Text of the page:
Kiopek Mpehis is bequest by refugee ancestors and survives as an active memento of the Thracian peoples’ strong social unity, as is evidenced through history.

Carnival parade in Thessaloniki. Photo: Christina Papaioannou.
Papaioannou Christina (@papaioannou_xristina) • Φωτογραφίες και βίντεο στο Instagram

Naoussa, “Janissaries and Boules”

Rooted in ancient Dionysus’ rituals, the traditional event of “Janissaries and Boules” is revived during the Apokrea in the city of Naoussa.

According to historical records, 1706 has probably been the first time the ritual was held. It narrates a story of resistance against the inhumane practice of the devshirme, the massive kidnapping of young boys by the Ottoman army across the Balkans. The people of Naoussa, resisted the devshirme by killing the sultan’s emissary. Then, most men became kleftes, inhabiting the mountains. The custom was established as part of the carnival as the time of the rebellion took place during the Apokrea. The following year, the young men returned to the city of Naoussa, masked, so that they wouldn’t be recognised by the Turks and armored by silverware to protect their pectoral area. This dressing habit instilled the exquisite aesthetic and the neat appearance of the disguised.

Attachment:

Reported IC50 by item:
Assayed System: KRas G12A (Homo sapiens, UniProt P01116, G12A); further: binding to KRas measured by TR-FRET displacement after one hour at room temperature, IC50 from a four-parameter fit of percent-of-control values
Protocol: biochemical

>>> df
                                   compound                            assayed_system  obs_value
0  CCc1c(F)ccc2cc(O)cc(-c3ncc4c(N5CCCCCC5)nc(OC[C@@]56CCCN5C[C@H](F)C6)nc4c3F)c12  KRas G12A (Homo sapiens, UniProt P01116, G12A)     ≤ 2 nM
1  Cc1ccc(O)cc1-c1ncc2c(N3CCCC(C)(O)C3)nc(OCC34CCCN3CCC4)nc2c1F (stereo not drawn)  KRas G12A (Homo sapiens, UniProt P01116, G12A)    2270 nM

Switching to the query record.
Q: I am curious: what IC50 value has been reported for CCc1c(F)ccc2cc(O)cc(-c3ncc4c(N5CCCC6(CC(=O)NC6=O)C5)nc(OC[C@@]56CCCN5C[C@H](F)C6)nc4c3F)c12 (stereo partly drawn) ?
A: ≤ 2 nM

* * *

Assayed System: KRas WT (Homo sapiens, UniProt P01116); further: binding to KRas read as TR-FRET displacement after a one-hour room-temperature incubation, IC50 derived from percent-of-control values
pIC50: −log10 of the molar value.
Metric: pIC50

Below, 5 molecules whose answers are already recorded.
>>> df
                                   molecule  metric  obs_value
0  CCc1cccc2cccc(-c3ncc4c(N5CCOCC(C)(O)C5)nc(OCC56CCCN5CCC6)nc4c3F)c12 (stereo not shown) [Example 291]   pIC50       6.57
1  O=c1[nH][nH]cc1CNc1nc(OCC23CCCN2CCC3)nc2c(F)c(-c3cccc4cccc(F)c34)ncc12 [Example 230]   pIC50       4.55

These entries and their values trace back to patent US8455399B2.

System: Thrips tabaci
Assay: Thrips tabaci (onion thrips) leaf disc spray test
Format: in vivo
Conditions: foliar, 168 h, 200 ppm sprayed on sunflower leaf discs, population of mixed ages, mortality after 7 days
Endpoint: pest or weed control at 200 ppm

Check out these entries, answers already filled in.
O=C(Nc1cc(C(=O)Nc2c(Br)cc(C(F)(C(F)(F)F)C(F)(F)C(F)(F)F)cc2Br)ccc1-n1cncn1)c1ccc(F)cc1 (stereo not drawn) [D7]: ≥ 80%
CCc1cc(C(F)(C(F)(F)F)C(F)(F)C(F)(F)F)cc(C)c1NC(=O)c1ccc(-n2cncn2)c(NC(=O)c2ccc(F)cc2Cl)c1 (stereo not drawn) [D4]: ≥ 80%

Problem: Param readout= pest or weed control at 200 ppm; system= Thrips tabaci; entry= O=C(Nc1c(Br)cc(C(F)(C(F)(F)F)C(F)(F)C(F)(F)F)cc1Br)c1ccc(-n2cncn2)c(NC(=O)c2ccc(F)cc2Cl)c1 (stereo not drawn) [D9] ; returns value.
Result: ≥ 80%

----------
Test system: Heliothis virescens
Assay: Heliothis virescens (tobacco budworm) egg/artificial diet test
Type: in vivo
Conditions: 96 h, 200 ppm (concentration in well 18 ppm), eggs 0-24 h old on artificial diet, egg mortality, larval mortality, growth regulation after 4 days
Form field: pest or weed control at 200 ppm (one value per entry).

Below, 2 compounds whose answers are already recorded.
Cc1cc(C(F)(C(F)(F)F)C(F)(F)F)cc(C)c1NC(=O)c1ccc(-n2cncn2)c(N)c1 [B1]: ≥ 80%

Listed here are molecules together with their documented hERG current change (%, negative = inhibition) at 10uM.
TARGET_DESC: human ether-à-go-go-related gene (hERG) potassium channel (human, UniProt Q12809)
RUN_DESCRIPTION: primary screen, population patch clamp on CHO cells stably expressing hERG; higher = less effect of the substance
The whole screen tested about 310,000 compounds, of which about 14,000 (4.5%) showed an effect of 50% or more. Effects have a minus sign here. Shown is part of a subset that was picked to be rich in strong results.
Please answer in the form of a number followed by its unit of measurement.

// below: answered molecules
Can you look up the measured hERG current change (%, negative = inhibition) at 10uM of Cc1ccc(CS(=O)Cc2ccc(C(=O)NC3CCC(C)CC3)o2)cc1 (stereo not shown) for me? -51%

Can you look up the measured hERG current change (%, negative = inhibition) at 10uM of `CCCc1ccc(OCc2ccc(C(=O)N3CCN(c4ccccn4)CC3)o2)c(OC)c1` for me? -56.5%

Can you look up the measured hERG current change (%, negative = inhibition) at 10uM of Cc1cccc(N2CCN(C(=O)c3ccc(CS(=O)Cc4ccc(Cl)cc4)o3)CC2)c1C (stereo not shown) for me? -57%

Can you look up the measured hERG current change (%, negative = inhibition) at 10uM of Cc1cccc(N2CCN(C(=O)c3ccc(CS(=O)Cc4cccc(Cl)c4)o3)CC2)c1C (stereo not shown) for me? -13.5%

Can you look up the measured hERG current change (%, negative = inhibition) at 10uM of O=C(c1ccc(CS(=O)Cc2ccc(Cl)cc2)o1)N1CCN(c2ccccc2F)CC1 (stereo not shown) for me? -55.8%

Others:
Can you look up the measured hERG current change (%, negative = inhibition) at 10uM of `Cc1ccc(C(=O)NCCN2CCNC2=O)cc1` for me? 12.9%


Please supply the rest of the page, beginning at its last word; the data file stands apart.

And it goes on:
The custom of “Janissaries” is honoured, accompanied by the traditional zurna and the davul. Early in the morning of Sunday of Apokrea, the participants rise to get ready for the march. The gathering of the village is signaled by the solemn sound of the zurna and the heavy beating of the davul.

The importance of tradition

Of the many customs bequeathed from our ancestry, eventually only a few survive. Others fade away, whereas others are systematically repressed by the collective memory. The rituals by which communities negotiate symbols of itself in the Carnival is complex and intriguing. Carnival is about shared stories and only the stories that are substantial to our contemporary narrative survive.